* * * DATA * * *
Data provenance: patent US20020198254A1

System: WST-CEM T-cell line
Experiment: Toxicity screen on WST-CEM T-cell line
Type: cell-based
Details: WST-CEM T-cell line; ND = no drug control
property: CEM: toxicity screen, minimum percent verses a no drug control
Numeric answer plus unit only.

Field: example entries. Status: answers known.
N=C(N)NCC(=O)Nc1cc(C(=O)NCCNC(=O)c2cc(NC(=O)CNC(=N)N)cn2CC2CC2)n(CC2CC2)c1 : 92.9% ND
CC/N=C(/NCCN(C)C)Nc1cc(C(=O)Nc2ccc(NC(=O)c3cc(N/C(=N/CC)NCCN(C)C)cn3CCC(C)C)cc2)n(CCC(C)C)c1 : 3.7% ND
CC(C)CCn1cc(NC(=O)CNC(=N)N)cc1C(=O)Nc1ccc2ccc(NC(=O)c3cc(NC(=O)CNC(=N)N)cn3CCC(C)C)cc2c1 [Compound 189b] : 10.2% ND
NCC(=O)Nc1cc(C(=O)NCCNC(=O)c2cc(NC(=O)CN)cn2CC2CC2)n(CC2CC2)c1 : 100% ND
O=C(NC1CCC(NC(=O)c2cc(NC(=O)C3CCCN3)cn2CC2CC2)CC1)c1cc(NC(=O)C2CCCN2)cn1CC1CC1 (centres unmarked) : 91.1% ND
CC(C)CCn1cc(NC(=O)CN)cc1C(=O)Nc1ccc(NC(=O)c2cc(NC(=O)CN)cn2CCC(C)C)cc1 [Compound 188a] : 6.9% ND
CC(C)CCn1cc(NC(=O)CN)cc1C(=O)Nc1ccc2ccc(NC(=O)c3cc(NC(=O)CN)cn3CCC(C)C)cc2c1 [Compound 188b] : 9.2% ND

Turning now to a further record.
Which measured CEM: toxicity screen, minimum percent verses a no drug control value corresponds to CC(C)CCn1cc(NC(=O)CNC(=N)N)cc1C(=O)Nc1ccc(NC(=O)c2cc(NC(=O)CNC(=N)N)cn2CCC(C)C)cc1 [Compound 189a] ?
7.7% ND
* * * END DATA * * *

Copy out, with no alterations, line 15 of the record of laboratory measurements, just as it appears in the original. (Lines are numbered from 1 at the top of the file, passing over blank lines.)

CC(C)CCn1cc(NC(=O)CN)cc1C(=O)Nc1ccc2ccc(NC(=O)c3cc(NC(=O)CN)cn3CCC(C)C)cc2c1 [Compound 188b] : 9.2% ND